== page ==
The English Patient

Essay by macinnis82University, Bachelor'sB, March 2005

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The novel, The English Patient, by Michael Ondaajte constructs meaning through the use of tropes, images and symbolism, instead of merely portraying a linear set of events. There are many references within the text and tropes of covering, which serve to create and strengthen meaning. Bold imagery is also present, which erects another level of significance. Symbolism plays a vital role in the formation of meaning, with fire, religion, the English Patient's burned body and the desert being essential to the founding concepts of the novel. The self-awareness of the novel, as well as the multiple relaying of one event, also assist is the creation of meaning.

The biblical story of David and Goliath is also referred to frequently in the novel and is critical in assembling meaning. Goliath is a dominating, seemingly unconquerable character, while David is a mere boy with no apparent special qualities. Goliath represents the tyrannical arm of the British, while David is a metaphor for the revolt of the Indian people against the English.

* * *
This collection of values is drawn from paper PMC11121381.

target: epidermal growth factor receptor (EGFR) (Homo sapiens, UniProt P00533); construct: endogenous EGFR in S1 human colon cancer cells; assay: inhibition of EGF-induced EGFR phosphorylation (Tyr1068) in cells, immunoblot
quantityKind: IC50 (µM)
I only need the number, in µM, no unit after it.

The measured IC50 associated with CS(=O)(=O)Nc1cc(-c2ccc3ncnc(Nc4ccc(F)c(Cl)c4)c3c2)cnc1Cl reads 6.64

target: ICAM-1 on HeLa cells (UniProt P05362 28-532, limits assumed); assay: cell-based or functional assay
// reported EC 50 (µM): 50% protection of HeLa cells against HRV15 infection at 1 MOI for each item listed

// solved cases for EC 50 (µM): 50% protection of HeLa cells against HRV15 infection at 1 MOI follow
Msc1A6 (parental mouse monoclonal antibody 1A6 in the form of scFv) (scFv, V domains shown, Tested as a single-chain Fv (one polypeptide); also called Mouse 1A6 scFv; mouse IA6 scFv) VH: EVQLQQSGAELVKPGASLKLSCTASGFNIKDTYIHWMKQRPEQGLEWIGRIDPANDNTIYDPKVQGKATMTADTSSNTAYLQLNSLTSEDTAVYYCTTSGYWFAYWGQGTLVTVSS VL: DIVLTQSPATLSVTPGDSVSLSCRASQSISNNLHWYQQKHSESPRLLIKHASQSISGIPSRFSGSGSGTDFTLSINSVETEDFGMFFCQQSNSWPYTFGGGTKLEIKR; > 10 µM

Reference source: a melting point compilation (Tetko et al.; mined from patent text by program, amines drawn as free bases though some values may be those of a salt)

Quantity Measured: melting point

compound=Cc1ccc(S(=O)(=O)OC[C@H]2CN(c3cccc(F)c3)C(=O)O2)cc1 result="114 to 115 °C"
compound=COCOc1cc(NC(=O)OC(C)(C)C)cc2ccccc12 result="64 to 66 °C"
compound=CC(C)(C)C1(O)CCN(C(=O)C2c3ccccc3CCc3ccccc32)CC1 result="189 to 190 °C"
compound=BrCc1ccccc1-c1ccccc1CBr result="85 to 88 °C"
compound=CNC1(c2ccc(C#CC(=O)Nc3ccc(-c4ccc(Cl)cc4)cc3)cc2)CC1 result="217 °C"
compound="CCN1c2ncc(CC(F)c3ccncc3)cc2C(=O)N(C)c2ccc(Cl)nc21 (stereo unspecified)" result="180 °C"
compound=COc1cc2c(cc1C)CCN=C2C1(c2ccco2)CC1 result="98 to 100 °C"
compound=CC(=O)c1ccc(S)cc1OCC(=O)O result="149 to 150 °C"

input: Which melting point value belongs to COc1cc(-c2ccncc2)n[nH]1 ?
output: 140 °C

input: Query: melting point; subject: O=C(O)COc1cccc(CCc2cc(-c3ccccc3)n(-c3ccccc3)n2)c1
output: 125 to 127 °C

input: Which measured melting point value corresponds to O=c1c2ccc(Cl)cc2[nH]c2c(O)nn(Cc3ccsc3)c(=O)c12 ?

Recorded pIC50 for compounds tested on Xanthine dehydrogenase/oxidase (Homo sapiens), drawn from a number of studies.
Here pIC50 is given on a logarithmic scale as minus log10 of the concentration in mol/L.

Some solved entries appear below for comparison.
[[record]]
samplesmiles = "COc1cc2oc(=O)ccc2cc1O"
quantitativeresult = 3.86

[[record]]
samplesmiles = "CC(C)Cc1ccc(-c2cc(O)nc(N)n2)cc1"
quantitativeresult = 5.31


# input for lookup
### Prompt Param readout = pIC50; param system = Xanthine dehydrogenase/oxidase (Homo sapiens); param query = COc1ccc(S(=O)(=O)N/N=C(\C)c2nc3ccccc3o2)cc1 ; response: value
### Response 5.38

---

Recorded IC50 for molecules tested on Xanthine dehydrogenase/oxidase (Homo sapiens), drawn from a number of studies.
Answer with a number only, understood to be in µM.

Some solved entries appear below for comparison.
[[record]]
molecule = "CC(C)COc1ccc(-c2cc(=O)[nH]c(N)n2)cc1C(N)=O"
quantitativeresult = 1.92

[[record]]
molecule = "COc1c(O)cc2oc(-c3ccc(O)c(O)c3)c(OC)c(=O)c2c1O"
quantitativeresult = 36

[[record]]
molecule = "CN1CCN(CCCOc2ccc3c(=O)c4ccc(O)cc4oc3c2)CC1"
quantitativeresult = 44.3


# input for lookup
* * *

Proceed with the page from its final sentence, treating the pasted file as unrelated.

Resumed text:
According to the story, before Goliath's defeat by David the people lived in fear always waiting for a leader to free them. The mention of David in the novel can be seen as an allusion to Gandhi, the leader that freed the Indians from the English authority. This story foreshadows the break down of Imperialism and the consequent control gained by the Indian people in 1947. On a smaller level, the English Patient can be seen as Goliath and Kip as David. "When I see him at the end of my bed, I think that Kip is my David," this quote refers to both the story of David and Goliath and the painting by Carravaggio. In the painting, David holds the head of an old Goliath; youth always holds the...